How We Work

Virginia's Pinelands

Through creative partnerships, land acquisition, ecological management, and other conservation strategies, the Conservancy's Virginia Pineland Program works to protect vast expanses of wetlands and rare forests in southeast Virginia that are home to centuries-old cypress swamps and rare longleaf pine savannas.  

At Piney Grove Preserve we're working to restore the longleaf pine of the commonwealth's founding forest and the northernmost population of the endangered red-cockaded woodpecker, Virginia's rarest bird.

Despite its proximity to a major metropolitan area, this region supports an exceptional array of over 100 rare plants, animals, and natural communities. Five significant river systems - the North Landing, Northwest, Meherrin, Nottoway, and Blackwater rivers -  provide important wildlife corridors and collectively support a third of the state's non-tidal wetlands.  The Northwest River provides drinking water to 60% of the City of Chesapeake, while the Nottoway River is one of several sources of drinking water for the City of Norfolk.

Our Conservation Strategy

Guided by conservation science, the Conservancy works with a variety of partners to protect the forests, lakes, wetlands, and unique habitats of the Virginia Pinelands. Below are some of the ways we work:

  • Land protection:
    We purchase land or interests in land and accept donations of land or easements from willing sellers and donors. The Conservancy brokered a donation of nearly 50,000 acres to establish the now 130,000 Great Dismal Swamp National Wildlife Refuge, an early milestone for the Conservancy in Virginia.
  • Science-based conservation:
    Using its science-based methods, the Conservancy partners with state and federal agencies to restore natural fire regimes. The Conservancy uses fire and timber management at 2,700-acre Piney Grove Preserve to restore habitat for red-cockaded woodpeckers. The Conservancy partners with the College of William & Mary’s Center for Conservation Biology, as well as state and federal agencies, to monitor the red-cockaded woodpecker population.
  • Land management
    The Conservancy is working with private landowners to restore globally rare pine savanna habitat.  Through the Virginia Aquatic Restoration Trust Fund, we are restoring forested wetlands to establish strategically located wildlife corridors.  The Conservancy partnered with International Paper (IP) and Virginia’s Natural Heritage Program to conduct a biological survey of IP land at South Quay.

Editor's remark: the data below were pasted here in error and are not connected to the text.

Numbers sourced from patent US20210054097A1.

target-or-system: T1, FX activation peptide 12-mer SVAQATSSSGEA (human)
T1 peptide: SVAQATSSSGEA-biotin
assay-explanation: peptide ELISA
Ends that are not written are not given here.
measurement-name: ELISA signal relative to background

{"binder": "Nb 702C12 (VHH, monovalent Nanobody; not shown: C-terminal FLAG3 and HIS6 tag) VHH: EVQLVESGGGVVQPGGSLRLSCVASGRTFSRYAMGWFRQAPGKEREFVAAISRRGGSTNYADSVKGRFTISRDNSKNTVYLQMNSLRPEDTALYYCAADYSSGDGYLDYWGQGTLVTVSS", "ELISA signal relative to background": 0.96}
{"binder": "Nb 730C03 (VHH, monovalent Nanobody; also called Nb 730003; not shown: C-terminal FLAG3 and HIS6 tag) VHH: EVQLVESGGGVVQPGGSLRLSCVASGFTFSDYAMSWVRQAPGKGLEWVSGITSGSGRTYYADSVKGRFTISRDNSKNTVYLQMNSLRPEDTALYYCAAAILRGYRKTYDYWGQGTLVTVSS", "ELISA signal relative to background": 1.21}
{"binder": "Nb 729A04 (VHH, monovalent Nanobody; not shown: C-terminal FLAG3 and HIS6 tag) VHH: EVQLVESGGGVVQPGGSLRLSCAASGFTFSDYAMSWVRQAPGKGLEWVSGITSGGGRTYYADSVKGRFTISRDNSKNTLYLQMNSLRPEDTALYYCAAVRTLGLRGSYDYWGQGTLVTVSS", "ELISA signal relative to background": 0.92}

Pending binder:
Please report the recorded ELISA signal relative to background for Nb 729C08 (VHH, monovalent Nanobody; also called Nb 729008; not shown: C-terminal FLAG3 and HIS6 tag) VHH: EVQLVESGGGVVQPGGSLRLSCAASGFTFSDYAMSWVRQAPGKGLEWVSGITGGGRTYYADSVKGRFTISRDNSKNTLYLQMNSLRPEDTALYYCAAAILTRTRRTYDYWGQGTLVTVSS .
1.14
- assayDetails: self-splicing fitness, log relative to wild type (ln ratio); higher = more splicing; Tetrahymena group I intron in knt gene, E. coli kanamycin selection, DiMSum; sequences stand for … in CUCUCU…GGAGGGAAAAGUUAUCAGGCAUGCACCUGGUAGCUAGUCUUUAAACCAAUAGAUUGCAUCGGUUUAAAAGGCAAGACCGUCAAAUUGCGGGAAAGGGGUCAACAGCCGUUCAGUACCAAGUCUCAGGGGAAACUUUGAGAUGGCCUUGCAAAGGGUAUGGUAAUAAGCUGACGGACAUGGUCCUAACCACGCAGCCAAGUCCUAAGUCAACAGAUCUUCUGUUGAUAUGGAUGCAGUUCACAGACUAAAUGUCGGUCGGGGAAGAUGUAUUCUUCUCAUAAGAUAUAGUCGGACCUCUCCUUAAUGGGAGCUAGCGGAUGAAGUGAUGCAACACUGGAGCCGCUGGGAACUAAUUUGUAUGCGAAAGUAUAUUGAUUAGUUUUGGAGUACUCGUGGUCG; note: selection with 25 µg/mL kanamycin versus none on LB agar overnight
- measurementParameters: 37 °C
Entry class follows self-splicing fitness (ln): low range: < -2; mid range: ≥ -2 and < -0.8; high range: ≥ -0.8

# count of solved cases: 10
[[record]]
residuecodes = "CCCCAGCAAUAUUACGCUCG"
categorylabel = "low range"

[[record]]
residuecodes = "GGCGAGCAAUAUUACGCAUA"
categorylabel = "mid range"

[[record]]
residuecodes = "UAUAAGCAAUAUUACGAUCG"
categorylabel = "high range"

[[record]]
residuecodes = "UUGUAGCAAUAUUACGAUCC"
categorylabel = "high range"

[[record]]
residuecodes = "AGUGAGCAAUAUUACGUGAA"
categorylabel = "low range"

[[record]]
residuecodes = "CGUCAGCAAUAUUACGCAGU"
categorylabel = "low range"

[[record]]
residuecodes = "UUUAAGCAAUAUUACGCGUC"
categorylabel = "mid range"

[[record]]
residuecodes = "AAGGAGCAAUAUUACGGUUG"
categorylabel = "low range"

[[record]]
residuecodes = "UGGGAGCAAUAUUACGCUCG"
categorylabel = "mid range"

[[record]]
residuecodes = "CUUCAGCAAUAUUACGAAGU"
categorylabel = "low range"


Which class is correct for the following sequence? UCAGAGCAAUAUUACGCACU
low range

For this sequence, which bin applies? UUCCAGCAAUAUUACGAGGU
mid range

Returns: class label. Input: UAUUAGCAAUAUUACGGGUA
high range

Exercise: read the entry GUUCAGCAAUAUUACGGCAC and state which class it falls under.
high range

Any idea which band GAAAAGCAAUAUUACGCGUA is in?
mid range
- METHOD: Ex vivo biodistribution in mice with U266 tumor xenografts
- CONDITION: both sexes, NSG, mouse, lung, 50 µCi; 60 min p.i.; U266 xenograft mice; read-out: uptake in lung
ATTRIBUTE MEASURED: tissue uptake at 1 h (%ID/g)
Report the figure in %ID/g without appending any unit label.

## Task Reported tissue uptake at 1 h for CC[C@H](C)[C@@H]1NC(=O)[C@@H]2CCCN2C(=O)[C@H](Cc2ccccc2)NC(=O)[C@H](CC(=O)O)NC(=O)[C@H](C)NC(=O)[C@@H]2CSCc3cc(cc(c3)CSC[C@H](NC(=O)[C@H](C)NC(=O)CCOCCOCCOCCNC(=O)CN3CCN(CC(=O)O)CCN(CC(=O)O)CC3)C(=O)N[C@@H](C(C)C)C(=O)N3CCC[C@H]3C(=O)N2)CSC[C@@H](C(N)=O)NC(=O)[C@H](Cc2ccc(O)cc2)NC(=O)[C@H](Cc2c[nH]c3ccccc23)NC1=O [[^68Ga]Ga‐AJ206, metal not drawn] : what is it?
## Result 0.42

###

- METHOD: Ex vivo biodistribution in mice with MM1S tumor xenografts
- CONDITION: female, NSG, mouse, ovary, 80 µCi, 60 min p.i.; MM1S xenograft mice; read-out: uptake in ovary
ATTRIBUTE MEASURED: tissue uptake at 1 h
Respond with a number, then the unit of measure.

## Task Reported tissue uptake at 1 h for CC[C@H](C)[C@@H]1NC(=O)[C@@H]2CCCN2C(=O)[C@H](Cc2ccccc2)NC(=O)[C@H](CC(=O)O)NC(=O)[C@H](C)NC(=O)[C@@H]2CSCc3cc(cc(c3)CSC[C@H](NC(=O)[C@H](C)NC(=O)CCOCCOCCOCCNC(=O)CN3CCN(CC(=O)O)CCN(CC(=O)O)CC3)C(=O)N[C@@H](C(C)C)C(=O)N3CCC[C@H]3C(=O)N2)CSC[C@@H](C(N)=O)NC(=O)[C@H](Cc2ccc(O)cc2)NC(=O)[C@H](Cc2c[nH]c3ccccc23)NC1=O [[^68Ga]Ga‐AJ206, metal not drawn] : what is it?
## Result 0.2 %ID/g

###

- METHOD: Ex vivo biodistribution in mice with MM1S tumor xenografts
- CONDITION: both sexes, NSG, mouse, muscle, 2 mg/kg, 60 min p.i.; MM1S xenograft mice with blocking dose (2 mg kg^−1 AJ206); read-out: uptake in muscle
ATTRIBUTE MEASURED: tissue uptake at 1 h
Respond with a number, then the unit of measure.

• Conservation easements
    A conservation easement is a legal agreement, recorded with the deed, that restricts the type and amount of development that can take place on the land. The Conservancy works with private landowners to secure easements along river corridors, protecting water quality and riparian habitat.  The Conservancy served on an advisory board encouraging the City of Chesapeake to enact a new purchase of development rights program to protect open space. The city purchases development rights from willing private landowners, who then retain ownership while permanently keeping their lands as open space or in agricultural use. 
  • Education and outreach:
    We foster a conservation ethic and appreciation for nature through education and outreach. The Conservancy works to influence land-use planning and is helping local communities learn about development approaches that preserve local character, history, traditions, and, ultimately, the ecosystem itself.
  • Help to shape public policies:
    The Conservancy has committed at least $10,000 in private funds toward a new state initiative, the Virginia Invasive Species Council, to combat invasive species and has joined a coalition of public and private groups to launch Virginiaforever, a campaign to garner increased public support and state funding for conservation.
  • Community-based conservation:
    The Conservancy is working with individuals and public agencies to expand the protection of Great Dismal Swamp. Using partnerships with large landowners and cooperative management agreements with timber companies, we’re working to protect the natural heritage of this region.
Program Milestones and Achievements
  • The North Landing and Northwest rivers support the greatest diversity of rare plants and animals in Virginia east of the Blue Ridge.
  • Since the early 1970s, the Conservancy has worked closely with the U.S. Fish and Wildlife Service to protect the Great Dismal Swamp, one of the largest contiguous forests in the eastern U.S.
  • The Conservancy’s Piney Grove Preserve was nationally recognized through the Audubon Society’s “Important Bird Area” program.  
  • The Conservancy helped develop a Purchase of Development Rights program to protect thousands of acres and thwart urban sprawl from Virginia Beach to the Chesapeake Bay.
Contact Information
Virginia Pinelands Program
The Nature Conservancy
530 E. Main Street, Suite 800
Richmond, VA  23219
(804) 644-5800 ext. 1119

Piney Grove Preserve Blackwater River Preserve North Landing River Preserve

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